“When you take on a project like this, the team is really important. If you go to the Giro and you go for the win you can do it in a number of ways. You can go win by as much as possible or you can win and be safe. It also depends on the last week and how much you need to do yourself and how much you can rely on your team and how much protection they can give you. In 2011 he had to make the difference and that’s different now because I think that he has a stronger team.

“Then this leads into how you come out of the Giro and how much time you have to recover. If you come out of the Giro like this [Riis raises his thumb to his chin - ed.] or if you have still some energy, then your recovery will be different.”


At the age of 32, Contador is in the final year of his contract with Riis. They have amassed a trophy cabinet that most would envy in their time together but, as a partnership, the Tour crown has eluded them.

The future for Contador is not yet clear. He has talked about retiring at the top of the sport – something that he would achieve should he hit his marks in May and July – but Riis is understandably keen on keeping his rider for the foreseeable future.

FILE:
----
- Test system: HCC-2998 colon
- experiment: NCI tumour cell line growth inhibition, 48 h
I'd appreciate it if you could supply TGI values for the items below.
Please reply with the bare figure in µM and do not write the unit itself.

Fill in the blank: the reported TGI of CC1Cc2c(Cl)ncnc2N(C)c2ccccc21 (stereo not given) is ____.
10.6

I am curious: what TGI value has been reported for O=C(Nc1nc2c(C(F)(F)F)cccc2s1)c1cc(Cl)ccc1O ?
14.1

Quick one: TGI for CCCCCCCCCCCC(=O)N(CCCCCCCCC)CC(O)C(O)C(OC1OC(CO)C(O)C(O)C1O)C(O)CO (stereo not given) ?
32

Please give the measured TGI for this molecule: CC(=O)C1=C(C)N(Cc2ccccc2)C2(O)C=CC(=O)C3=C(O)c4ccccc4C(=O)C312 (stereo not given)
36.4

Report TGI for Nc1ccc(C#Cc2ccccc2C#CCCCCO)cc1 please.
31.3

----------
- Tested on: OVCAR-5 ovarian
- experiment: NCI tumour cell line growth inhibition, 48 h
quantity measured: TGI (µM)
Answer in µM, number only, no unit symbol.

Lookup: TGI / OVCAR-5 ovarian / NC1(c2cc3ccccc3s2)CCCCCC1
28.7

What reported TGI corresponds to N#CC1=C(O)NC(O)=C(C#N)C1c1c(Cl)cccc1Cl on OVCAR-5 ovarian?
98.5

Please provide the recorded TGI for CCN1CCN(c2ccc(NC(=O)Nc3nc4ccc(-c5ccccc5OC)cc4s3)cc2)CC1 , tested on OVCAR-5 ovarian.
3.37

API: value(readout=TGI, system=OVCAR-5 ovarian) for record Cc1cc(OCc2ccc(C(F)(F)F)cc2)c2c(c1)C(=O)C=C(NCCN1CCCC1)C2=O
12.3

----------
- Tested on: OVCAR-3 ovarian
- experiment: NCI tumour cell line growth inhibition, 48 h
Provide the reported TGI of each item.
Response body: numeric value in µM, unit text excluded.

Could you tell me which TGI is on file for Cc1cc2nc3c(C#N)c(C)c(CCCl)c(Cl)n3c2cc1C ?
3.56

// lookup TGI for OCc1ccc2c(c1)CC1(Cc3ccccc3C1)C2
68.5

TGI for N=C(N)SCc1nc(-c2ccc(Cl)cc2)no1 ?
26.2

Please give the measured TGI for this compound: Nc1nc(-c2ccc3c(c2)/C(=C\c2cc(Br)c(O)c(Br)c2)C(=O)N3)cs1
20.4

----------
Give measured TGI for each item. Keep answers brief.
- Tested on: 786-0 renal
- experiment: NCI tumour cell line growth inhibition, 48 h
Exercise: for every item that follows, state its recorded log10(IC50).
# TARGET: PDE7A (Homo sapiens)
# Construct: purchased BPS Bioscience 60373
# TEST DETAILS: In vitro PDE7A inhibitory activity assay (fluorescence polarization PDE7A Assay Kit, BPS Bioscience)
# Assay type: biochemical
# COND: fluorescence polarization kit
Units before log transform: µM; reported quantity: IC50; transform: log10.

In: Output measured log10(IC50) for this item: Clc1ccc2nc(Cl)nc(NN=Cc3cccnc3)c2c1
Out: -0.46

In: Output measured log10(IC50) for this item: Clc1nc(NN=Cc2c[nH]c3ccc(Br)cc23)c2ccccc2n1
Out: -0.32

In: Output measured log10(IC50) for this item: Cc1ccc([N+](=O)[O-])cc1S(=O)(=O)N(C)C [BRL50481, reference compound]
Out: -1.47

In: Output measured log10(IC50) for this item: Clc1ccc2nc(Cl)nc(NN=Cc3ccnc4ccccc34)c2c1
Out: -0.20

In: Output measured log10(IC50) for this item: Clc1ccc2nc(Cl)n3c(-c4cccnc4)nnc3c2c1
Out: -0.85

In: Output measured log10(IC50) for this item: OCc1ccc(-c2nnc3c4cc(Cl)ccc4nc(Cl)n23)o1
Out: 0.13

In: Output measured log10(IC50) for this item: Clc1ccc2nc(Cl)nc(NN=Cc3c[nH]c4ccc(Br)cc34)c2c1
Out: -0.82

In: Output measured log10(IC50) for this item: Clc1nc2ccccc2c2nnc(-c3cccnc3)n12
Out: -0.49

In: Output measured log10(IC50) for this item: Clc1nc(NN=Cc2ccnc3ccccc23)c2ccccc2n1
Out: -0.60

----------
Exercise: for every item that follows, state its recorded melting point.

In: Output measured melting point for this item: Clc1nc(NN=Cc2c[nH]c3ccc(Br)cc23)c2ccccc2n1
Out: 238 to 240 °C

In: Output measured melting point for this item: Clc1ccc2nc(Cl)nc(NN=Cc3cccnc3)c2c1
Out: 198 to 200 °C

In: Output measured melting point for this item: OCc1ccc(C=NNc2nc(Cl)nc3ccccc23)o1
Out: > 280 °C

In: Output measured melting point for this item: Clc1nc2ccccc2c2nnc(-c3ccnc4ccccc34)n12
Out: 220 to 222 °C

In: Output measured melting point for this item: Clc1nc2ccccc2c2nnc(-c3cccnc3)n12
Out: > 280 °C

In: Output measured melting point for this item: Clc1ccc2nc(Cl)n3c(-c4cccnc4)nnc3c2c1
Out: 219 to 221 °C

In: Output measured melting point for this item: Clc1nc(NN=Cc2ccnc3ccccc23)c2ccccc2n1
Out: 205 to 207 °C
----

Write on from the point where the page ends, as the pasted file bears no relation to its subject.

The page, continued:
“Of course we have plans and who wouldn’t want to keep him? That’s the project. The final decisions don’t rest with me but I hope it happens,” he said.

“And when you’re as good as he why would you retire [soon]? I don’t see the point in that. It doesn’t make sense. When it comes to that point it’s all about motivation and finding your new goals. If you have that, and the dedication to sacrifice at that level, then why stop?”

For Contador it’s now all about legacy, it’s where the idea of the Giro-Tour was first planted and nurtured. For Riis, it’s the same, a driving ambition to get the best out of the Spaniard’s talents. After such a draining and unsuccessful 2013 campaign, it’s a mark of how far they have come in the intervening period.

“We’ve seen in the last two years how much he’s trained and worked. How keen he’s been to work on any weak points and it’s brought him to a new level and it’s beautiful to watch,” Riis said.

“The Tour, well, that’s something we’ve been working for. We thought we were there last year but there were circumstances. After what he’s been through, when he joined with the team. He came with a ban, then racing, then a ban. It’s been a tough period. You can’t avoid that and it’s taken energy, physiological energy. We’ve brought him back and I think he was at his best ever level last year. That’s just the sport.”

Finally, with legacy comes the question of who is the best. Where would Contour’s completed ambitions leave him in the pantheon of cycling history? Perhaps it’s too early to tell but Riis is unequivocal when it comes to one thing.

“He has class and he has willpower. He’s the best I’ve ever seen. It’s different when you compare different eras. Who can you say is better that Merck for example? It’s a different time but I see how good Contador is and it’s just fantastic.”